A BIG THANK YOU goes out to all who have continued to support the Church and its missions. Through the first four months of the year, actual contributions have averaged approximately $13,363 per week. This compares favorably to our budgeted average of $11,968. Our expenses so far have also come in under the budgeted amount. Through the end of April, we are $2,670 below our budgeted expense figure. This positive trend is needed as we enter the summer time period when contributions tend to slow due to vacations and activities. Please continue this GREAT effort. Our thanks and prayers go out to all of you.
Kent Jagnow <firstname.lastname@example.org>,
Church Audits by Ken Rizzio, Chair of Finance
Last year, members of the Finance Committee participated in three audits of our Church’s financial records. The audit of the 2015 program year was conducted on March 8, 2016 by Barbara Brechting with assistance from Lloyd Helder and Kent Jagnow. No concerns on the audit were noted that day. On June 7, 2016, a snap audit on the current year program was performed by Cindy Minnich and Lloyd Helder. That audit tested entries for payroll taxes deposited, reconciliations between bank statements & the check book, deposits, checks and the payment of ministry shares- if they were up to date. All of the items examined were in order. The third audit was also an internal snap audit conducted by Carl Virta on last year’s program; and like-wise there were no findings.
So, now it is time to gear-up for the audit of the Church’s 2016 financial records. Who can perform a local church audit? According to the Treasurer of the West Michigan Annual Conference, a church has the option to utilize the services of a person or team from within the congregation. There is no requirement that a Certified Public Accountant must perform a local church audit. A Local Church Audit Guide was prepared by the General Council on Finance and Administration to assist with conducting an audit.
Therefore, with an audit of our Church’s 2016 program on Finance’s “to do” list, I am seeking the help of any accounting professionals in our congregation who may be willing to participate in this next audit as a voluntary service to the Church. Please contact me if you would like to be involved in this task or if have any questions at 892-4120 or email@example.com Thank you!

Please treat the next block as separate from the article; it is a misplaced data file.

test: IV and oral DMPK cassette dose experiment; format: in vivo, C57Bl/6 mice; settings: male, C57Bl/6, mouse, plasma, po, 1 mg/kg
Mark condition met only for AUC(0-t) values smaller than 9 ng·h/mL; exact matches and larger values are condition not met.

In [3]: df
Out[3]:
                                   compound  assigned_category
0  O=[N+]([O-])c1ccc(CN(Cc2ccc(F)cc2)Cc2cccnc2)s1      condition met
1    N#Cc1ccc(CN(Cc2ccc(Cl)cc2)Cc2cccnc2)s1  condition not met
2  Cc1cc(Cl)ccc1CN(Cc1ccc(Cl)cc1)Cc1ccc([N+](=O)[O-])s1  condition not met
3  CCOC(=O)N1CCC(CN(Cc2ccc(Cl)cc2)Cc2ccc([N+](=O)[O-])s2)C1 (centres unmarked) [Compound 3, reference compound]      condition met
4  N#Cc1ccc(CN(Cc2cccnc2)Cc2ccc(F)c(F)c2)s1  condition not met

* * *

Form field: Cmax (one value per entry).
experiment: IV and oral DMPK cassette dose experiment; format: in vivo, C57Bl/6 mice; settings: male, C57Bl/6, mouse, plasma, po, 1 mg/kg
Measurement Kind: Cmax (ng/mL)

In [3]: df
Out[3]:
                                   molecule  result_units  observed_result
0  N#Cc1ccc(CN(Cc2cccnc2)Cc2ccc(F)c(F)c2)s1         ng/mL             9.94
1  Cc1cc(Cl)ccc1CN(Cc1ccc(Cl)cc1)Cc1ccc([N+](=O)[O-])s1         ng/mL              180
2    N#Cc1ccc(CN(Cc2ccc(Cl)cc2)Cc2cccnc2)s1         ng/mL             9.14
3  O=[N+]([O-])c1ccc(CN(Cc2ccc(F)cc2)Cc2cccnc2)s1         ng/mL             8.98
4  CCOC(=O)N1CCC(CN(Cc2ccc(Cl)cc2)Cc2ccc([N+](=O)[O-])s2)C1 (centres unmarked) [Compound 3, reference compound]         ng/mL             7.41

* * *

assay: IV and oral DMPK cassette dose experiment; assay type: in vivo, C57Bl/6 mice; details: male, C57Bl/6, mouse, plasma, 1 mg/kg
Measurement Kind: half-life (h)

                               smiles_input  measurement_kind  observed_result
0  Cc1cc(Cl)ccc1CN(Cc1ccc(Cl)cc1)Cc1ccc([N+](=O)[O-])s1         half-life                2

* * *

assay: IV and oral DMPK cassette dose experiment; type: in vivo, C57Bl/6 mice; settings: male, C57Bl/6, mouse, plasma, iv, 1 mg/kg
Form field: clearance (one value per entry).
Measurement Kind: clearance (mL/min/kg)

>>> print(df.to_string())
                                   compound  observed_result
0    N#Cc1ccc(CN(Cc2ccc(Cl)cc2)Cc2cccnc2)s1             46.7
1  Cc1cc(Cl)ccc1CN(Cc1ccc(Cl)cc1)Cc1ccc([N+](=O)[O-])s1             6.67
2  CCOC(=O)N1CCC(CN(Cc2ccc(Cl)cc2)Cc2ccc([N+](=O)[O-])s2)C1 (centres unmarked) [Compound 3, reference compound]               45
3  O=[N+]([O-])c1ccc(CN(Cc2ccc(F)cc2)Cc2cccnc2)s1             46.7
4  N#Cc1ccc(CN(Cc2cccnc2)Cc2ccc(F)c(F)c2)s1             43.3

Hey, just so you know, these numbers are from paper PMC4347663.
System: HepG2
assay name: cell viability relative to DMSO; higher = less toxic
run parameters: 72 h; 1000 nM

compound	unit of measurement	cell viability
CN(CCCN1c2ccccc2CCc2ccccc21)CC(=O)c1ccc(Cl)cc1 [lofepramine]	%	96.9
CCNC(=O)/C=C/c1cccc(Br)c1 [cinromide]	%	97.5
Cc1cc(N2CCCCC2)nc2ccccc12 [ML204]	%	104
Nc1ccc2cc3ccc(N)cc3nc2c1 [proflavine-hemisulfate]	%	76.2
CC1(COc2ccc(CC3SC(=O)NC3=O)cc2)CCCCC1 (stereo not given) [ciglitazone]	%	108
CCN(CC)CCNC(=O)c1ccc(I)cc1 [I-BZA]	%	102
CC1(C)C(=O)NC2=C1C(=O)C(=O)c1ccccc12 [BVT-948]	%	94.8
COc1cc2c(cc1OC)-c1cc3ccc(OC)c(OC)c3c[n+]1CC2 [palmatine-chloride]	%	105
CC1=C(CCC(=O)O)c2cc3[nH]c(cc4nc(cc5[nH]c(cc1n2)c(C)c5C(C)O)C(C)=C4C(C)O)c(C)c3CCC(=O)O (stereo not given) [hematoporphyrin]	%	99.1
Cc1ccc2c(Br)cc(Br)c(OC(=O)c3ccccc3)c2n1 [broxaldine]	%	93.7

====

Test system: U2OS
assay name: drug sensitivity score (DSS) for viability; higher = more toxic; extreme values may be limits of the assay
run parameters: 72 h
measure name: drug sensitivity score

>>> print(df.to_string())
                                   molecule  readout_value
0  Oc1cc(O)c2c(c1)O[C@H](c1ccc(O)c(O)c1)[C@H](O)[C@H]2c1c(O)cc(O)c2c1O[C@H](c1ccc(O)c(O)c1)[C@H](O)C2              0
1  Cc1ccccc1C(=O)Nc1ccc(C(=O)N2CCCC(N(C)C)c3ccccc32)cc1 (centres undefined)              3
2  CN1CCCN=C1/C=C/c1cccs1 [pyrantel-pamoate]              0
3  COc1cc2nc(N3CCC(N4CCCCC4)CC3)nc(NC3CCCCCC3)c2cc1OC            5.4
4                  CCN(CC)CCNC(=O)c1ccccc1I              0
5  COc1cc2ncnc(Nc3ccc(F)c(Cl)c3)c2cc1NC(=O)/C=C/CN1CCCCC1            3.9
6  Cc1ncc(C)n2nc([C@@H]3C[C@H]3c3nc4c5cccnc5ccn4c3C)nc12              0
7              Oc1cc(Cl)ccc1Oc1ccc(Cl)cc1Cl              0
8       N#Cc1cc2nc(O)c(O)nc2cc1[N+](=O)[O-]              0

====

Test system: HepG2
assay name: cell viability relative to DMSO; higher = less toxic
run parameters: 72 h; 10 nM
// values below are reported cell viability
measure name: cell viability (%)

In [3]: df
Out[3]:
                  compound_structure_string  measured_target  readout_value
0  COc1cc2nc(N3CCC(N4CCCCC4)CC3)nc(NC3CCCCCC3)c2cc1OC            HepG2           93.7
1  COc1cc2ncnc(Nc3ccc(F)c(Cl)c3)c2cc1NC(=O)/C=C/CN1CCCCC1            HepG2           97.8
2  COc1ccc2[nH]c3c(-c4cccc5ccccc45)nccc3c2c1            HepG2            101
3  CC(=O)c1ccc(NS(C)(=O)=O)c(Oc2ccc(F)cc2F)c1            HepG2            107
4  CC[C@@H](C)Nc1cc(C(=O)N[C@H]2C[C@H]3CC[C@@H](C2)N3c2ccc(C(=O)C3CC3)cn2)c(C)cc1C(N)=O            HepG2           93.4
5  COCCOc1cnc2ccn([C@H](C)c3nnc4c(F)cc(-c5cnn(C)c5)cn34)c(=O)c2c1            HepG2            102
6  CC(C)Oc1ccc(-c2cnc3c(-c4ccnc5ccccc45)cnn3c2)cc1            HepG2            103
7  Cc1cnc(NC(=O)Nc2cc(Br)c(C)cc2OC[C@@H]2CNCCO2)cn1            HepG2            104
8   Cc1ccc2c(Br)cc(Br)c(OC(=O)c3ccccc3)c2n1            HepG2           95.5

Qualified Charitable Distribution for Seniors
If you are over 70 and have a traditional IRA, you may be able to realize a federal tax benefit from a gift to the church from your IRA. This type of gift is called a “QUALIFIED CHARITABLE DISTRIBUTION” or (QCD). The direct gift from your IRA trustee to the church results in the amount of the gift NOT being included in your Adjusted Gross Income for the year in which the gift is given. The possible tax benefits are:
- Less of your Social Security benefits may be taxable.
- If you itemize deductions, the “trigger” for your medical deductions is lower.
- If you don’t itemize deductions, the QCD gives you the ability to fully maximize the tax benefits of your gift, as it is not included in your Adjusted Gross Income.
- The QCD gift is allowed to be part of your Required Minimum Distribution (RMD).
- An offsetting factor is that if you give to the church in this way, you CANNOT then use this gift as part of your itemized deductions. Another factor to consider is that the check must be made out to the church and must go directly from your IRA trustee to the church and CANNOT GO TO YOU FIRST.
If this is of interest to you, please see your tax accountant, investment advisor or trustee. The details of this tax bene-fit can be found in IRS Publication 590-B.